What do you do?
Carl Pope is Executive Director of the Sierra Club. Since Pope’s appointment in 1992, Sierra Club has added 150,000 new members, bringing the total membership to 700,000. Pope has a distinguished record of environmental activism and leadership.
Prior to his work with the Sierra Club, Pope served on the Boards of the California League of Conservation Voters, Public Voice, National Clean Air Coalition, California Common Cause and Public Interest Economics, Inc. He is the co-author of Strategic Ignorance: Why the Bush Administration Is Recklessly Destroying a Century of Environmental Progress, and other books including Hazardous Waste in America and Sahib, an American Misadventure in India. Pope was educated at Harvard University and spent two years in the Peace Corps in India on graduation.
Question: Beyond a simple title, how would you describe what you do?
Carl Pope: Well hmm. That’s a good question. I mean I can tell you what I do on a daily basis. I can tell you . . . I mean I raise money. I talk to the media. We’ve got 800,000 members; 34,000 active volunteers; 450 staff people. I’m kind of the mahout who sits on top of the elephant with this thing in my hand called an ankus. And I poke the elephant in the left ear if I want it to go right. And maybe the elephant goes right and maybe it doesn’t. And I’m not in charge of the elephant. I’m quite clear on that. The elephant’s a lot bigger than I am. But I think that my craft is how you take public values and the attitudes and temperaments of leaders in our democracy and make those leaders do what the public wants, whether or not it’s for that reason or not. I mean my job is to take what the public wants government to do and somehow cajole government into doing it. And that’s an imperfect craft, and the last couple of years have been interesting. A lot of things that were pretty predictable have gotten much less predictable.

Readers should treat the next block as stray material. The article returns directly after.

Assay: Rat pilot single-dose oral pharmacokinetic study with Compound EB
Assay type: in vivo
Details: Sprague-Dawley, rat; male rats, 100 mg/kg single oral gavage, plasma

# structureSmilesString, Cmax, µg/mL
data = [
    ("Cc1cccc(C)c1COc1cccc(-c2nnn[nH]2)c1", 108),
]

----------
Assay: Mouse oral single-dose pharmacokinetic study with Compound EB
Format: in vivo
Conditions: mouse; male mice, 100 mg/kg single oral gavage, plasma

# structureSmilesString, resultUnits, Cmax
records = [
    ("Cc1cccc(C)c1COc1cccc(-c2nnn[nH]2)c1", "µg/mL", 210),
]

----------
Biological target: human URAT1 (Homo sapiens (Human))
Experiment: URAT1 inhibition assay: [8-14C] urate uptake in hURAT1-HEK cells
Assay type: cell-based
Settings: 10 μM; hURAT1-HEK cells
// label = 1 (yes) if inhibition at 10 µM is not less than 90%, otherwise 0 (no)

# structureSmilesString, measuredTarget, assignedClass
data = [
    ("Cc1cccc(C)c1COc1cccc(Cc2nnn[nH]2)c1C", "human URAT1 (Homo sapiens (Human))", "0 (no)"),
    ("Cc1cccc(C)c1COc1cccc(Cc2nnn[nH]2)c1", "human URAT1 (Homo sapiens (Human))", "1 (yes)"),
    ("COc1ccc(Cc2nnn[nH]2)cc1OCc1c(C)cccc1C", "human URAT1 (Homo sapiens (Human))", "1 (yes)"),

Recorded on: 9/27/07
Directing the Sierra Club is a bit like driving an elephant, says Carl Pope.
Malcolm Gladwell teaches "Get over yourself and get to work" for Big Think Edge.
- Learn to recognize failure and know the big difference between panicking and choking.
- At Big Think Edge, Malcolm Gladwell teaches how to check your inner critic and get clear on what failure is.
- Subscribe to Big Think Edge before we launch on March 30 to get 20% off monthly and annual memberships.
Three scientists publish a paper proving that Mercury, not Venus, is the closest planet to Earth.
- Earth is the third planet from the Sun, so our closest neighbor must be planet two or four, right?
- Wrong! Neither Venus nor Mars is the right answer.
- Three scientists ran the numbers. In this YouTube video, one of them explains why our nearest neighbor is... Mercury!
You can say 'no' to things, and you should. Do it like this.
- Give yourself permission to say "no" to things. Saying yes to everything is a fast way to burn out.
- Learn to say no in a way that keeps the door of opportunity open: No should never be a one-word answer. Say "No, but I could do this instead," or, "No, but let me connect you to someone who can help."
- If you really want to say yes but can't manage another commitment, try qualifiers like "yes, if," or "yes, after."
SMARTER FASTER trademarks owned by The Big Think, Inc. All rights reserved.